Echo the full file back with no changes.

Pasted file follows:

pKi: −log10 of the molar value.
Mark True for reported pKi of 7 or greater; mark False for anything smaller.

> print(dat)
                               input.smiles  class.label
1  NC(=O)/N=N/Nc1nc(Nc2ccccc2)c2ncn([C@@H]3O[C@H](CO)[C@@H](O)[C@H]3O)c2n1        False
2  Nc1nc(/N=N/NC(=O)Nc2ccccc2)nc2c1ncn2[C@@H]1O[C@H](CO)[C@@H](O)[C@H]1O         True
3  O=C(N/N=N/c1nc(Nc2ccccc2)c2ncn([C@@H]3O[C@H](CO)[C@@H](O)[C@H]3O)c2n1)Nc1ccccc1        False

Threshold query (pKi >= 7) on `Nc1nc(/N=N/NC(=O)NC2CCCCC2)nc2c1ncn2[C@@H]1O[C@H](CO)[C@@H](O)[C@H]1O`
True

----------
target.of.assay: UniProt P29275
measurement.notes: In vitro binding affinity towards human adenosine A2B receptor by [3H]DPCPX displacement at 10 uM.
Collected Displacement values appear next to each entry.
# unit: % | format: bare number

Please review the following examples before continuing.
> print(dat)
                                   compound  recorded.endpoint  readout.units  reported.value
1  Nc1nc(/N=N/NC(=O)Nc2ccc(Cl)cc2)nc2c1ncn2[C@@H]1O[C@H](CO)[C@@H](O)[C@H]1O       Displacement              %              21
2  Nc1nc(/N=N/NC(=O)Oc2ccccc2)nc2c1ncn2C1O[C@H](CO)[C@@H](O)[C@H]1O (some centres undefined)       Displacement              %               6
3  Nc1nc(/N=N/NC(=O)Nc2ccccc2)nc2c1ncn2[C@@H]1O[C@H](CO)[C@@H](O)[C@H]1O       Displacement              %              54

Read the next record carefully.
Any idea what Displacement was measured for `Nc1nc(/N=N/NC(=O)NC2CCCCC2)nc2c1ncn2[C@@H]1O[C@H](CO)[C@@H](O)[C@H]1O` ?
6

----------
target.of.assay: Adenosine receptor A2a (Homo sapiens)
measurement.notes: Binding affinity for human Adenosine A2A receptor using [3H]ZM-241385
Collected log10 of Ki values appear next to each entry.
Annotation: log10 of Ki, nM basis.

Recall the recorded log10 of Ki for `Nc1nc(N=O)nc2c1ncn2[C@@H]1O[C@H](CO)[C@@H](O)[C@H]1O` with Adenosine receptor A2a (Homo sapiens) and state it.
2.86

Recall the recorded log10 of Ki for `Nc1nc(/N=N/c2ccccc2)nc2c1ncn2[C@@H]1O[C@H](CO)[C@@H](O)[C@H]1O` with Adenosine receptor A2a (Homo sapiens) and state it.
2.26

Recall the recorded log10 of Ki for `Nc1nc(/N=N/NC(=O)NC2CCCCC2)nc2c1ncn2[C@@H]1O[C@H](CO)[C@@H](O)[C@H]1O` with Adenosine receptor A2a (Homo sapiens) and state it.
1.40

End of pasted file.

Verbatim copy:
pKi: −log10 of the molar value.
Mark True for reported pKi of 7 or greater; mark False for anything smaller.

> print(dat)
                               input.smiles  class.label
1  NC(=O)/N=N/Nc1nc(Nc2ccccc2)c2ncn([C@@H]3O[C@H](CO)[C@@H](O)[C@H]3O)c2n1        False
2  Nc1nc(/N=N/NC(=O)Nc2ccccc2)nc2c1ncn2[C@@H]1O[C@H](CO)[C@@H](O)[C@H]1O         True
3  O=C(N/N=N/c1nc(Nc2ccccc2)c2ncn([C@@H]3O[C@H](CO)[C@@H](O)[C@H]3O)c2n1)Nc1ccccc1        False

Threshold query (pKi >= 7) on `Nc1nc(/N=N/NC(=O)NC2CCCCC2)nc2c1ncn2[C@@H]1O[C@H](CO)[C@@H](O)[C@H]1O`
True

----------
target.of.assay: UniProt P29275
measurement.notes: In vitro binding affinity towards human adenosine A2B receptor by [3H]DPCPX displacement at 10 uM.
Collected Displacement values appear next to each entry.
# unit: % | format: bare number

Please review the following examples before continuing.
> print(dat)
                                   compound  recorded.endpoint  readout.units  reported.value
1  Nc1nc(/N=N/NC(=O)Nc2ccc(Cl)cc2)nc2c1ncn2[C@@H]1O[C@H](CO)[C@@H](O)[C@H]1O       Displacement              %              21
2  Nc1nc(/N=N/NC(=O)Oc2ccccc2)nc2c1ncn2C1O[C@H](CO)[C@@H](O)[C@H]1O (some centres undefined)       Displacement              %               6
3  Nc1nc(/N=N/NC(=O)Nc2ccccc2)nc2c1ncn2[C@@H]1O[C@H](CO)[C@@H](O)[C@H]1O       Displacement              %              54

Read the next record carefully.
Any idea what Displacement was measured for `Nc1nc(/N=N/NC(=O)NC2CCCCC2)nc2c1ncn2[C@@H]1O[C@H](CO)[C@@H](O)[C@H]1O` ?
6

----------
target.of.assay: Adenosine receptor A2a (Homo sapiens)
measurement.notes: Binding affinity for human Adenosine A2A receptor using [3H]ZM-241385
Collected log10 of Ki values appear next to each entry.
Annotation: log10 of Ki, nM basis.

Recall the recorded log10 of Ki for `Nc1nc(N=O)nc2c1ncn2[C@@H]1O[C@H](CO)[C@@H](O)[C@H]1O` with Adenosine receptor A2a (Homo sapiens) and state it.
2.86

Recall the recorded log10 of Ki for `Nc1nc(/N=N/c2ccccc2)nc2c1ncn2[C@@H]1O[C@H](CO)[C@@H](O)[C@H]1O` with Adenosine receptor A2a (Homo sapiens) and state it.
2.26

Recall the recorded log10 of Ki for `Nc1nc(/N=N/NC(=O)NC2CCCCC2)nc2c1ncn2[C@@H]1O[C@H](CO)[C@@H](O)[C@H]1O` with Adenosine receptor A2a (Homo sapiens) and state it.
1.40